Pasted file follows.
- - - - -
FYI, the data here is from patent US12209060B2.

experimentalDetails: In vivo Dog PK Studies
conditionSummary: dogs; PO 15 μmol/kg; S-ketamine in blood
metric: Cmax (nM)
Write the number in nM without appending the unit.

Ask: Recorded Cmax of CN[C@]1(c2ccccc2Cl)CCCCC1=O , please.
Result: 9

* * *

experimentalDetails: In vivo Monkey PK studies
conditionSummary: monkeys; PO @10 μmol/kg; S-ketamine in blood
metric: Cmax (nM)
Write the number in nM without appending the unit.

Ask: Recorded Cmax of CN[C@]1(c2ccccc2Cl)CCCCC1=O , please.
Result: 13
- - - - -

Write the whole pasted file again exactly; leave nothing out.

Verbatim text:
FYI, the data here is from patent US12209060B2.

experimentalDetails: In vivo Dog PK Studies
conditionSummary: dogs; PO 15 μmol/kg; S-ketamine in blood
metric: Cmax (nM)
Write the number in nM without appending the unit.

Ask: Recorded Cmax of CN[C@]1(c2ccccc2Cl)CCCCC1=O , please.
Result: 9

* * *

experimentalDetails: In vivo Monkey PK studies
conditionSummary: monkeys; PO @10 μmol/kg; S-ketamine in blood
metric: Cmax (nM)
Write the number in nM without appending the unit.

Ask: Recorded Cmax of CN[C@]1(c2ccccc2Cl)CCCCC1=O , please.
Result: 13